Looking back, I can’t believe the Packers recovered the opening on side kick. From that point on, they delivered the most dismal, wretched, embarrassing performance I can remember watching since the ’80s. I don’t even know where to begin.
I suppose we should start with the defense, a unit that looked lost and uninspired. Losing Jake Ryan on the opening series didn’t help, but from the first snap they appeared a step behind and unsure of their responsibilities. They’re not tackling, covering or rushing the passer. Other than that, they’re on fire. Clearly, the loss of Clay Matthews has taken a toll. But no one has stepped up. Not Nick Perry or Datone Jones. Not rookie Kyler Fackrell. And definitely not Julius Peppers, who should have ridden off into the sunset after last season.
The defense gave up 351 yards in the first half to an offense that, while hot of late, lacks elite playmakers. The ease with which Delanie Walker got open and then rumbled after catches was alarming. But then, so was the effort by everyone sporting the green and gold on this day. One week after a supposed wake-up call at Lambeau, the Packers took three steps back with a performance that should have no one saying, ‘well at least they’re still just a game out of first place in the North.’
The offense didn’t fare much better. It took them into the second quarter to finally get things going and by then they were down three touchdowns. The return of James Starks did little to ignite the running game and drives were stalled by penalties all afternoon.
The ten penalties were embarrassing, none more than the taunting penalty assessed to Mike Daniels at a point where the Packers were a third down stop away from having a chance to crawl back into things. Instead, a first down gave the drive life and was punctuated by a back-breaking touchdown three plays later. Then there was the muffed punt by Trevor Davis (apparently the Titans should have been flagged on this play for making contact too early). The defense finally forces a three and out and the Pack turns it right over–the Titans score because of course they do–and the game was officially over.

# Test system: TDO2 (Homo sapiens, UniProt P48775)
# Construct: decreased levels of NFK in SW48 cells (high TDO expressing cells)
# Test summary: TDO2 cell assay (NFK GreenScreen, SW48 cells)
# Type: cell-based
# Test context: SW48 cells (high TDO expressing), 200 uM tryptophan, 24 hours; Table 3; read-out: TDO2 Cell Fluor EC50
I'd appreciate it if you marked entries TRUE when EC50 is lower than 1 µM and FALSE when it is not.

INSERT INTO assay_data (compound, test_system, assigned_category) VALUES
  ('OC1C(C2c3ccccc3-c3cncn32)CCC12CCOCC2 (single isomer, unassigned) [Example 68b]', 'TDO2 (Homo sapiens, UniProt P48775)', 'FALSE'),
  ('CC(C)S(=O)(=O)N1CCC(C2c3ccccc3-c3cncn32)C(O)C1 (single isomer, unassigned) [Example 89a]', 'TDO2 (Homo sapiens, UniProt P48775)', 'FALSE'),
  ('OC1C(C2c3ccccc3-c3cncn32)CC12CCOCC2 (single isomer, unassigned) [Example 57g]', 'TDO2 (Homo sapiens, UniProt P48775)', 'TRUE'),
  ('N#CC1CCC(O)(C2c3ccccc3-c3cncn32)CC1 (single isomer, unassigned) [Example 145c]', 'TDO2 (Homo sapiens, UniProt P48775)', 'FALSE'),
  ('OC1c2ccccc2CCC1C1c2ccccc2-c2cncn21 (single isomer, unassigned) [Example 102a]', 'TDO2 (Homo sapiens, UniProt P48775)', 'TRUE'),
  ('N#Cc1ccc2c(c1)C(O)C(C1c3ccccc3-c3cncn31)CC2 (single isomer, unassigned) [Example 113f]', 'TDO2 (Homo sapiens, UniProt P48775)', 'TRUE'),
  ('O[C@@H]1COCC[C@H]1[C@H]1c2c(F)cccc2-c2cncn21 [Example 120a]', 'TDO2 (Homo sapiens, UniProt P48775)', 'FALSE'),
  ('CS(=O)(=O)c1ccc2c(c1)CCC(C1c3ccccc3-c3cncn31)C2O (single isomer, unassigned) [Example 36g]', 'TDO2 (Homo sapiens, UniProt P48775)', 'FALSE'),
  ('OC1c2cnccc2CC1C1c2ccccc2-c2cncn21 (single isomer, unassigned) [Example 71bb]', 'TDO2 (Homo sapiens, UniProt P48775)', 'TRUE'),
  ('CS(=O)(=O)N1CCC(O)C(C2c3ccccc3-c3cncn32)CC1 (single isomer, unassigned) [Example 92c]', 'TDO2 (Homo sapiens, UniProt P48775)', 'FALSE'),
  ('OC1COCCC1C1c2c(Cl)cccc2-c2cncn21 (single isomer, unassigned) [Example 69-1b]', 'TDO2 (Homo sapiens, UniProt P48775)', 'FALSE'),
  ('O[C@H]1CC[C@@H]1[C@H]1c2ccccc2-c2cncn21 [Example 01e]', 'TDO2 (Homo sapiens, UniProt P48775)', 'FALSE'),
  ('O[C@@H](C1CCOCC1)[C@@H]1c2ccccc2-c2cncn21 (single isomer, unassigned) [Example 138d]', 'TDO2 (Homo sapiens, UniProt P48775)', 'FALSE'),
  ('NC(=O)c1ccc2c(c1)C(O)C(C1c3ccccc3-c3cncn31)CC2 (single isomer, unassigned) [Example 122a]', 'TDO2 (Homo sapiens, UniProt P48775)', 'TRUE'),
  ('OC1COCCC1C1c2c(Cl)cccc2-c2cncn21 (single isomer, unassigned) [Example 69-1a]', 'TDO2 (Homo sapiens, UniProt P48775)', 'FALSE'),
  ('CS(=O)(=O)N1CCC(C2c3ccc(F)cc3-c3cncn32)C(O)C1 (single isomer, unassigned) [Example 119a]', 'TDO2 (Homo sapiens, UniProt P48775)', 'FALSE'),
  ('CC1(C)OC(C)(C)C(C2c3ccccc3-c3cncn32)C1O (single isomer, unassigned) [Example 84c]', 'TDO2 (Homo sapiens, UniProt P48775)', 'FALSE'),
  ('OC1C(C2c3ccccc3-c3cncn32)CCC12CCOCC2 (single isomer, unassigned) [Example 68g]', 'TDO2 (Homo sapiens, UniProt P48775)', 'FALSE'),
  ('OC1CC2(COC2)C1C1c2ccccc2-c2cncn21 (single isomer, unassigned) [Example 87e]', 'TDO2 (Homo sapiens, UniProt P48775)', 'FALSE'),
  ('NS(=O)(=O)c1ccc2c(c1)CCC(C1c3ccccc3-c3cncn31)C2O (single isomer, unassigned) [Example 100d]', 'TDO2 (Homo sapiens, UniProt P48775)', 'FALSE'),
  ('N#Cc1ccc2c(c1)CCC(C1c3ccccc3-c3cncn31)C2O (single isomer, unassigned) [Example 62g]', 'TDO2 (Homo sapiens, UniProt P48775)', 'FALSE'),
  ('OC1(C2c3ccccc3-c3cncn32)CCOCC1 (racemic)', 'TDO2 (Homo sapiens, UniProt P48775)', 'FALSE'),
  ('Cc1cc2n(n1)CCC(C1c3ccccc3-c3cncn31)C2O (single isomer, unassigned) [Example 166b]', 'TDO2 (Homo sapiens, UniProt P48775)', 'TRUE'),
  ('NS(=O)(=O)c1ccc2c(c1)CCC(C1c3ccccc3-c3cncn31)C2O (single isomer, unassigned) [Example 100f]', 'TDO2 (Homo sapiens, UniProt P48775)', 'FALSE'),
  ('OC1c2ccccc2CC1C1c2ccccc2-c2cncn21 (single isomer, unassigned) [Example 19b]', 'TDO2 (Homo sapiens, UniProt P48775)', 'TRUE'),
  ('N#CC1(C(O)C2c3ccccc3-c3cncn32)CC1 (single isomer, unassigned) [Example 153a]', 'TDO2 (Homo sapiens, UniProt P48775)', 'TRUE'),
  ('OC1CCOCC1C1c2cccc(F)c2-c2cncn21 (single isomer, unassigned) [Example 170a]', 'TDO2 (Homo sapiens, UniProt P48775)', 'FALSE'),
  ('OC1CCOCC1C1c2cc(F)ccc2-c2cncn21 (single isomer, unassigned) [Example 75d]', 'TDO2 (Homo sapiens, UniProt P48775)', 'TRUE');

To add injury to insult, the Packers lost three important players and it looks like they might be out for a while. Ryan left early with an ankle injury, then it was TJ Lang’s turn in the second quarter with an ankle. In the third quarter it was David Bakhtiari’s turn to exit with a knee injury, forcing rookie Jason Spriggs to deal with Brian Orakpo. That didn’t end well. The Packers were left with no O line backups on the bench. One more injury would’ve forced a defensive lineman to switch sides.
The reality is the Packers are 4-5, losers of three straight and four of their last five. And there doesn’t appear to be a quick fix available. Sure, they might get Matthews and Damarious Randall back next week, but the last two games have shown us that they are a lost team right now.
When you see a team as uncompetitive as the Packers were on Sunday, it raises all kinds of questions that will be answered in the offseason. Is it time for a coaching change? Is it time for Eliot Wolf to take over for Ted Thompson? This is an organization that prides itself on stability, but to see this kind of effort from a team that was considered a Super Bowl contender six weeks ago, everything needs to be analyzed carefully after these last seven games are played.
Do the Packers have a chance to right the ship and win the division? Sure. Do they look like they can compete with Dallas and Seattle in the playoffs? Um, no. With two straight prime time road games coming up, they’ll have the chance to show the nation just what they’re made of.
After what we witnessed on Sunday, the Skins and Eagles will welcome them to their homes with open arms.